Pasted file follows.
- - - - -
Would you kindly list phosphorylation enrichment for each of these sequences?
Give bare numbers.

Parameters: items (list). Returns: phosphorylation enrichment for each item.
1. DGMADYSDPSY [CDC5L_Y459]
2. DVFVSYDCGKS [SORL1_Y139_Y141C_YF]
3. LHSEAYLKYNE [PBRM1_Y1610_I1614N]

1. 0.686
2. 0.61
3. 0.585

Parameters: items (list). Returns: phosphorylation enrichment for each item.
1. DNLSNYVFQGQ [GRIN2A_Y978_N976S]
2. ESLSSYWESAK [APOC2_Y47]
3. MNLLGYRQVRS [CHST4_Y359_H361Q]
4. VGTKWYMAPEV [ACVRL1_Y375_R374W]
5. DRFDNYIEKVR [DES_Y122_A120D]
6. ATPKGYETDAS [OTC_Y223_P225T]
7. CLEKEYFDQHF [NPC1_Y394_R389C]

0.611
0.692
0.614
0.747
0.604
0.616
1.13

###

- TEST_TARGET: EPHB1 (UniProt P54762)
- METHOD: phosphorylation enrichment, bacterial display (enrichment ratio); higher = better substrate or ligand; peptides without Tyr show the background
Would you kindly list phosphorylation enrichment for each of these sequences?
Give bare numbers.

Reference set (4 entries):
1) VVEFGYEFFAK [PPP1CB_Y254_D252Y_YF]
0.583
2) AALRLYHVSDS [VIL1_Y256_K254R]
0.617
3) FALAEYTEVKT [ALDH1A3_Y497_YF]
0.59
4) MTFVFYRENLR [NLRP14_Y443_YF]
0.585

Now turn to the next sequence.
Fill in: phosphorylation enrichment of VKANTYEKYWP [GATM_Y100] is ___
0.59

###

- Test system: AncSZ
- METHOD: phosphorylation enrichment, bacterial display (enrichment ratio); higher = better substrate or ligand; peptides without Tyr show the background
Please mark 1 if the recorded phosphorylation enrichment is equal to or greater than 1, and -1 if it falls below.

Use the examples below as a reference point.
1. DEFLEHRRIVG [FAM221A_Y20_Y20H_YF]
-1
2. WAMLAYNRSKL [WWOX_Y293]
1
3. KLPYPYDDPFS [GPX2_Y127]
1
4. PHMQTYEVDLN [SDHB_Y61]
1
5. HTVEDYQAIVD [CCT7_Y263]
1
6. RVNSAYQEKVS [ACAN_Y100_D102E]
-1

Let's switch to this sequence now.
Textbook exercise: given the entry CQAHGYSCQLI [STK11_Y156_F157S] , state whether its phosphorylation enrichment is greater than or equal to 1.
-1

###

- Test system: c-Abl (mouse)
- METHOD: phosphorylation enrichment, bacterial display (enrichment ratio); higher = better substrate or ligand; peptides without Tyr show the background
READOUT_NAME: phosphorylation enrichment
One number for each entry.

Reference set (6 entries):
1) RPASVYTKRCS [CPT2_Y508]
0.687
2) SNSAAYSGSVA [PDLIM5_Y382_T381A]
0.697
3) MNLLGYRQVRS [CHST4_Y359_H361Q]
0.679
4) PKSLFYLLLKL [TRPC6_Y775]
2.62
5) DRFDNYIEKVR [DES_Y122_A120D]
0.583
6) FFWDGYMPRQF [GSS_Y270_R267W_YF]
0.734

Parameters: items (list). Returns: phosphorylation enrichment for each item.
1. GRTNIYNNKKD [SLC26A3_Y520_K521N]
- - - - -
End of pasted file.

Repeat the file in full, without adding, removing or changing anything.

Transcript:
Would you kindly list phosphorylation enrichment for each of these sequences?
Give bare numbers.

Parameters: items (list). Returns: phosphorylation enrichment for each item.
1. DGMADYSDPSY [CDC5L_Y459]
2. DVFVSYDCGKS [SORL1_Y139_Y141C_YF]
3. LHSEAYLKYNE [PBRM1_Y1610_I1614N]

1. 0.686
2. 0.61
3. 0.585

Parameters: items (list). Returns: phosphorylation enrichment for each item.
1. DNLSNYVFQGQ [GRIN2A_Y978_N976S]
2. ESLSSYWESAK [APOC2_Y47]
3. MNLLGYRQVRS [CHST4_Y359_H361Q]
4. VGTKWYMAPEV [ACVRL1_Y375_R374W]
5. DRFDNYIEKVR [DES_Y122_A120D]
6. ATPKGYETDAS [OTC_Y223_P225T]
7. CLEKEYFDQHF [NPC1_Y394_R389C]

0.611
0.692
0.614
0.747
0.604
0.616
1.13

###

- TEST_TARGET: EPHB1 (UniProt P54762)
- METHOD: phosphorylation enrichment, bacterial display (enrichment ratio); higher = better substrate or ligand; peptides without Tyr show the background
Would you kindly list phosphorylation enrichment for each of these sequences?
Give bare numbers.

Reference set (4 entries):
1) VVEFGYEFFAK [PPP1CB_Y254_D252Y_YF]
0.583
2) AALRLYHVSDS [VIL1_Y256_K254R]
0.617
3) FALAEYTEVKT [ALDH1A3_Y497_YF]
0.59
4) MTFVFYRENLR [NLRP14_Y443_YF]
0.585

Now turn to the next sequence.
Fill in: phosphorylation enrichment of VKANTYEKYWP [GATM_Y100] is ___
0.59

###

- Test system: AncSZ
- METHOD: phosphorylation enrichment, bacterial display (enrichment ratio); higher = better substrate or ligand; peptides without Tyr show the background
Please mark 1 if the recorded phosphorylation enrichment is equal to or greater than 1, and -1 if it falls below.

Use the examples below as a reference point.
1. DEFLEHRRIVG [FAM221A_Y20_Y20H_YF]
-1
2. WAMLAYNRSKL [WWOX_Y293]
1
3. KLPYPYDDPFS [GPX2_Y127]
1
4. PHMQTYEVDLN [SDHB_Y61]
1
5. HTVEDYQAIVD [CCT7_Y263]
1
6. RVNSAYQEKVS [ACAN_Y100_D102E]
-1

Let's switch to this sequence now.
Textbook exercise: given the entry CQAHGYSCQLI [STK11_Y156_F157S] , state whether its phosphorylation enrichment is greater than or equal to 1.
-1

###

- Test system: c-Abl (mouse)
- METHOD: phosphorylation enrichment, bacterial display (enrichment ratio); higher = better substrate or ligand; peptides without Tyr show the background
READOUT_NAME: phosphorylation enrichment
One number for each entry.

Reference set (6 entries):
1) RPASVYTKRCS [CPT2_Y508]
0.687
2) SNSAAYSGSVA [PDLIM5_Y382_T381A]
0.697
3) MNLLGYRQVRS [CHST4_Y359_H361Q]
0.679
4) PKSLFYLLLKL [TRPC6_Y775]
2.62
5) DRFDNYIEKVR [DES_Y122_A120D]
0.583
6) FFWDGYMPRQF [GSS_Y270_R267W_YF]
0.734

Parameters: items (list). Returns: phosphorylation enrichment for each item.
1. GRTNIYNNKKD [SLC26A3_Y520_K521N]